Tag Archives: D-Day

D-Day — Normandy American Cemetery and Memorial


All this week I’ll be rerunning my six-part series on the D-Day Invasion of Normandy, France. Next week I’ll return you to our Baltic trip and beyond. In the meantime, in commemoration of the 75th anniversary of Operation Neptune (the Normandy landings) and Operation Overlord (the Battle of Normandy) in the event we now collectively refer to as D-Day:

Map of the D-Day Normandy Invasion

The map depicted above overlooks Omaha Beach. Behind that map lies the Normandy American Cemetery and Memorial.

Normandy American Cemetery and Memorial

This military cemetery is a territorial concession granted by France to the United States, so this ground is fully administered and maintained by the U.S. government.

Some of the 1,557 names of unrecovered or missing U.S. servicemen from D-Day

There are 9,387 graves here, of which 307 contain the remains of unknown persons. All but one of those interred lost their lives during WWII. The exception is a grave from a lone casualty from WWI. Quentin Roosevelt, who was reinterred next to his brother Theodore Roosevelt, Jr.

Normandy American Cemetery and Memorial

The memorial and reflection pond face east toward the closest point of the United States, between Lubec and Eastport in Maine.

The Memorial faces east toward the U.S.

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D-Day — Remembering John Steele, 82nd Airborne


All this week I’ll be rerunning my six-part series on the D-Day Invasion of Normandy, France. Next week I’ll return you to our Baltic trip and beyond. In the meantime, in commemoration of the 75th anniversary of Operation Neptune (the Normandy landings) and Operation Overlord (the Battle of Normandy) in the event we now collectively refer to as D-Day:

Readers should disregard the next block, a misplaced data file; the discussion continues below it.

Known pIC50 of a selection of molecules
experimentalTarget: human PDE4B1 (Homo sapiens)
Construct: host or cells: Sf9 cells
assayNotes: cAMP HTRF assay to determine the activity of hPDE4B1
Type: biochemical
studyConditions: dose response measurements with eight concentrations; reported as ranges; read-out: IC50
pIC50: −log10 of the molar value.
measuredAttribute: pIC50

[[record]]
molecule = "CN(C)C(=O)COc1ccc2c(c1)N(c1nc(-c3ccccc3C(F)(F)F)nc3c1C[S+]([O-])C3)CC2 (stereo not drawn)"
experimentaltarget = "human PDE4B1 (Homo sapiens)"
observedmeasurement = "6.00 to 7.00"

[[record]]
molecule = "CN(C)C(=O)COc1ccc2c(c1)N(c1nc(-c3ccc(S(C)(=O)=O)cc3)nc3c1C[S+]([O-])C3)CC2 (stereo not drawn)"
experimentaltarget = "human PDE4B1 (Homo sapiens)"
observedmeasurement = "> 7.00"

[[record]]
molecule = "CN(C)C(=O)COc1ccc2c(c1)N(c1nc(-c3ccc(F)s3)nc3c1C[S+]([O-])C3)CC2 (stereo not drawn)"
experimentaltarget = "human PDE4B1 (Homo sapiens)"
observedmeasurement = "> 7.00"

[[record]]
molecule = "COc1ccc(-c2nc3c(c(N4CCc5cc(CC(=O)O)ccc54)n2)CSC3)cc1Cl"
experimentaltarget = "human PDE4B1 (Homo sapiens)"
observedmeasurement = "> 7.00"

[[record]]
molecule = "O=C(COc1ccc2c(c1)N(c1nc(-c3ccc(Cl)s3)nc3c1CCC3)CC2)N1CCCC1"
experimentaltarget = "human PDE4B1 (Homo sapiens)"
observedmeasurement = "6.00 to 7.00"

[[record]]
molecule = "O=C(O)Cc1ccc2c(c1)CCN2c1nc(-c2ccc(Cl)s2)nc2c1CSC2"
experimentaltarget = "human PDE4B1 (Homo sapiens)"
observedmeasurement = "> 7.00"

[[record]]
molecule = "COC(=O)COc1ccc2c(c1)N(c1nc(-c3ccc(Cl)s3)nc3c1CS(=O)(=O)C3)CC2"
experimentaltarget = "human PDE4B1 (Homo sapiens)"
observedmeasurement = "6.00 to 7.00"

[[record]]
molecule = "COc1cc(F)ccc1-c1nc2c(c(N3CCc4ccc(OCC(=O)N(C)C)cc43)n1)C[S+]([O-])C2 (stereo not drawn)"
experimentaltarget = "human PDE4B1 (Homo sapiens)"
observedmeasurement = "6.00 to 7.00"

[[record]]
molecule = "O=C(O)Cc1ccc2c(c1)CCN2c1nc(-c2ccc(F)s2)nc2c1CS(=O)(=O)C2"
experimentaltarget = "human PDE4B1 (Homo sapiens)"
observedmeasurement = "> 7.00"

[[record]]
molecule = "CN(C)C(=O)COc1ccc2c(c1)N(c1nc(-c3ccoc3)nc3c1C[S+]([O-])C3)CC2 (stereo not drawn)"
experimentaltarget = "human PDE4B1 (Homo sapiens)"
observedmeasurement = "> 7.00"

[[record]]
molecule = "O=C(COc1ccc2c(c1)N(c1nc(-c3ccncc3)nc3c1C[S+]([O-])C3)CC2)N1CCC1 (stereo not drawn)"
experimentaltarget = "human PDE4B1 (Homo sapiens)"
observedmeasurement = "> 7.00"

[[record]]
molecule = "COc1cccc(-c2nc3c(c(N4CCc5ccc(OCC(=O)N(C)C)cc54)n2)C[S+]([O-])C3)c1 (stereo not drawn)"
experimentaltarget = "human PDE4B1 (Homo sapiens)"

Paratroopers in Stained Glass

Paratroopers in Stained Glass

In keeping with Monday’s Memorial Day post and Wednesday’s commemoration of D-Day, I dedicate today’s post to the memory of John Steele, Sainte-Mère-Église, and the church upon which Private Steele of the 82nd Airborne hung suspended for two hours before briefly being taken prisoner by the German Army, escaping, and later rejoining his brigade.

You will recall this famous incident from the movie The Longest Day, in which Private Steele was portrayed by Red Buttons.  That church remains to this day standing silent sentinel over the town square.  Hanging from a spire is a continuing memorial to Private Steels (see black-and-white photograph below) — a mannequin dressed in battle gear and uniform suspended by a parachute canopy and shroud lines.

John Steele — Still Hanging in Memorium

John Steele — Still Hanging in Memorium

Inside that church you will find some decidedly unusual stained glass windows.  Look at them carefully.  You’ll see reminders of that day in the form of airborne patches and armed troops gliding to earth beneath silk canopies.

Stained Tribute to the 82nd Airborne

Stained Tribute to the 82nd Airborne

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D-Day — Omaha


All this week I’ll be rerunning my six-part series on the D-Day Invasion of Normandy, France. Next week I’ll return you to our Baltic trip and beyond. In the meantime, in commemoration of the 75th anniversary of Operation Neptune (the Normandy landings) and Operation Overlord (the Battle of Normandy) in the event we now collectively refer to as D-Day:

Omaha Beach

On D-Day, the 6th of June, 1944, Omaha Beach was bleak. U.S. V Corps under the direct command of Major General Leonard Gerow would sustain the most casualties by far of any of the five invasion beaches. Between 2,000 and 4,700 U.S. servicemen would lose their lives on the bloody sands of Omaha.

Omaha Beach

Had U.S. forces failed in taking Omaha, the entire invasion would have been a disaster, as Utah would have been completely cut off from Sword, Juno, and Gold. Fortunately, after a long and brutal battle with Army forces caught between the shoreline and the bluffs overlooking the beach, elements of V Corps led heroically by on-site Brigadier General Norman Cota (played by Robert Mitchum in the superlative film The Longest Day) were able to break through stiff German resistance and rush inland.

Killing bluff overlooking Omaha Beach

 

Omaha Beach

Omaha Beach

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